school complex. From the architectural point of view, we found several critical points. The building shows up a state of evident degradation, with different portions of the façade quite damaged, to be maintained or even to be replaced. The chromatic inhomogeneity of the building is very evident, probably caused by a limited freedom in the architectural composition deriving from the construction technology used, which shows the lack of unity between the architectural elements in the design. This compositional disorder leads to the total lack of visual references, which do not help the user experience within the complex. After a careful analysis of the current situation, we did a research on the most suitable technologies to be used for the energy improvement of the building. For the opaque vertical infills we decided to adopt the wall proposed by Knauf. The chosen coating, Aquapanel Outdoor, provides a thermal insulation on the facade, with slabs in fiber-reinforced cement, with characteristics of durability, resistance to water and weathering, making the laying of the insulating materials very simple. We used a 50 mm thick Fibertherm wood fiber produced by BetonWood as insulating material. For the covering of the roof slab we decided to use a green roof of the DAKU company. We chose a standard type of Extensive Roof, which guarantees the best compromise between weight, thickness and water self-sufficiency among the extensive green roof systems taken into account. We proposed it without the irrigation system: this condition helps to minimize the growth of weeds and allows to reduce maintenance costs. A layer of insulation has been added to the standard green roof package made of extruded polystyrene (XPS) to comply with regulatory limitations.
We also found the presence of a light well in the central area of the roof, about 3x5 m in size. Evaluating the need to bring light into the central atrium, without creating a greenhouse effect in the summer months, we decided to adopt a shelder solution. We took
some precautions, such as the insertion of a polycarbonate plate, hanging from the supporting roofing surface, which in the summer months is able to create an internal overpressure that sucks the hot air inside the building by pushing it out through the
Rainfall 100 mm
25 gg 75 mm
20°C 50 mm
15 gg Average maximum daily temperatures
10°C 10 gg
Average minimum daily temperatures
0 gg JANUARY
> 5°C < 15°C
> 15°C < 25°C
SEPTEMBER OCTOBER NOVEMBER DECEMBER
SEPTEMBER OCTOBER NOVEMBER DECEMBER
SEPTEMBER OCTOBER NOVEMBER DECEMBER
SUN PATH DIAGRAMS DECEMBER 21st h. 12:00am
DECEMBER 21st h. 3:00pm
DECEMBER 21st h. 9:00am
opening of the windows; during winter it allows an accumulation of heat that is released inside the building gradually. It is also very useful for the diffusion of light. Another of the criticalities we encountered is the excessive glare inside the classrooms where we didn’t find appropriate sunscreens. We decided to adopt a perforated aluminum grille to reduce the direct irradiation in the south facade. The opening of the plate (to cover the incidence of the sun) is different: on the south facade it opens up upwards, allowing direct irradiation in the winter months and protecting in the summer months; on the north facade, where there is no irradiation, the opening happens sidewards allowing a greater input of refracted sunlight. The intervention also included the replacement of all the windows in the building with new-generation ones. We chose the SCHÜCO ASS50 with a thermal break frame.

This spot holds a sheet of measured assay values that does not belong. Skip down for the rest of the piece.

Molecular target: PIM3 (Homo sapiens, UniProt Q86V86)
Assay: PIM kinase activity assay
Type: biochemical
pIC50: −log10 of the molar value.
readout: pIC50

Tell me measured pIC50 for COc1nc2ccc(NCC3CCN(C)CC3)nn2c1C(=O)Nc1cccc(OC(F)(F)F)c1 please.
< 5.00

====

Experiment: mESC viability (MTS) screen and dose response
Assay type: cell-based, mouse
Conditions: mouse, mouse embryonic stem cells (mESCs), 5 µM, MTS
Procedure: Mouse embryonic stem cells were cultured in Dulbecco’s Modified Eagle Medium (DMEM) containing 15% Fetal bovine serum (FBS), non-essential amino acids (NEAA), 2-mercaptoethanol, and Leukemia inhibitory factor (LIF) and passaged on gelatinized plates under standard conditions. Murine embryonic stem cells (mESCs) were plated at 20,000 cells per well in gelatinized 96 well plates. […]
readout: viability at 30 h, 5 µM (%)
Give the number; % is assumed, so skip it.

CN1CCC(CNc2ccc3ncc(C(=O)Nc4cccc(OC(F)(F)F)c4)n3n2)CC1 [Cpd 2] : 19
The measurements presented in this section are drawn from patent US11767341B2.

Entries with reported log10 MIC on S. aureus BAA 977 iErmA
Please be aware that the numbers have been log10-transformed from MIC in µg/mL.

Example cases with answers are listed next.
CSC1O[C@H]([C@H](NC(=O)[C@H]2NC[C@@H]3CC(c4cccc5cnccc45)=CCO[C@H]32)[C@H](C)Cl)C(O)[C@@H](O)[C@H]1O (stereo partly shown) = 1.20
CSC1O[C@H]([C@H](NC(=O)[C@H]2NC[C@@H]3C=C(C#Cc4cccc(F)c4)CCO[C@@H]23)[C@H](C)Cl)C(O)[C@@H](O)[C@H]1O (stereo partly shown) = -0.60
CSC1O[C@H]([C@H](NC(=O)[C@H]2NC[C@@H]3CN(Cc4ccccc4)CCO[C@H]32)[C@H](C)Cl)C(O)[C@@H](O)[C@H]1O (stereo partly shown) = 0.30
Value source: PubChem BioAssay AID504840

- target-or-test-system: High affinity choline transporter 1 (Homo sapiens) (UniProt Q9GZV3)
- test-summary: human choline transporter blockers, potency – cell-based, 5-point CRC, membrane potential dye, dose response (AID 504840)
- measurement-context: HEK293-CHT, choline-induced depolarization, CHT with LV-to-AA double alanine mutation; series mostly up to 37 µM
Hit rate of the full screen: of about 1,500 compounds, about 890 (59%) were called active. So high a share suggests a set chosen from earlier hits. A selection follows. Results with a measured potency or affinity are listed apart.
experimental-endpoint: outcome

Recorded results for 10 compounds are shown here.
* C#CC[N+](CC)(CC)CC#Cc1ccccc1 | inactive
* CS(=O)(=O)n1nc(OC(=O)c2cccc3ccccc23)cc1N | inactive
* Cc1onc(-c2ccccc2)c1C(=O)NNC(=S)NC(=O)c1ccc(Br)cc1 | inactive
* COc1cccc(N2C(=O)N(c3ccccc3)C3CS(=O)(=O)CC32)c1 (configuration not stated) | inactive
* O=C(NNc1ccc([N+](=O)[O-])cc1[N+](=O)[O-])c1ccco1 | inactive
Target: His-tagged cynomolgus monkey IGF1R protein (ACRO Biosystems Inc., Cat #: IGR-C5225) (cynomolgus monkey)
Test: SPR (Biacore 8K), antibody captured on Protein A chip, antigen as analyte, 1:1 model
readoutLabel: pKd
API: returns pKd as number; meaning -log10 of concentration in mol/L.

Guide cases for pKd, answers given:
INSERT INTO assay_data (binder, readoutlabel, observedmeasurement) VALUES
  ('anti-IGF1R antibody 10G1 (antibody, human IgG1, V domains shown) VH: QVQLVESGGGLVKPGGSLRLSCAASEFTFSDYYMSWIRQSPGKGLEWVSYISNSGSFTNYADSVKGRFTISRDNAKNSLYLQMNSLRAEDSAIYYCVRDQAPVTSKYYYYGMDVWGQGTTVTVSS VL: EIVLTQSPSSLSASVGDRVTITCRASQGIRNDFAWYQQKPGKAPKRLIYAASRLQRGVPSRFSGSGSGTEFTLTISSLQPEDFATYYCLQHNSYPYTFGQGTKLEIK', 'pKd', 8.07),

The main purpose of this intervention was to give back some color unit to the building, going to cover it with a “second skin” that made it visually compact and uniform. The elements of major disturbance, such as entrance sheds and fire escape ladder, have been treated with colors lit and strong shapes, turning them from critical points into strengths in the composition of the building. Despite the choices of coating have been diversified for the transparent and opaque walls (wall “A” and wall “B”), we focused on the continuity of the façades as the main objective in order to obtain a result aesthetically pleasing with a minimally invasive intervention.
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WALL “A”: 1 · internal plaster 2 · Prefabricated concrete panel 3 · Steam barrier membrane in aluminized polyethylene 4 · Expanded polystyrene sheet extruded in plates 5 · Wood fiber insulating panel
6 · KNAUF® Aquapanel Outdoor sheet 7 · Schüco® ASS50 window 8 · Aluminum uprights 9 · EcoScreen® Exterior Perforated Screenwall Panels
1 2 3
WALL “B”: 1 · internal plaster 2 · Prefabricated concrete panel 3 · Steam barrier membrane in aluminized polyethylene 4 · Expanded polystyrene sheet extruded in plates 5 · Wood fiber insulating panel 6 · KNAUF® Aquapanel Outdoor sheet 7 · Schüco® ASS50 window
4 5 6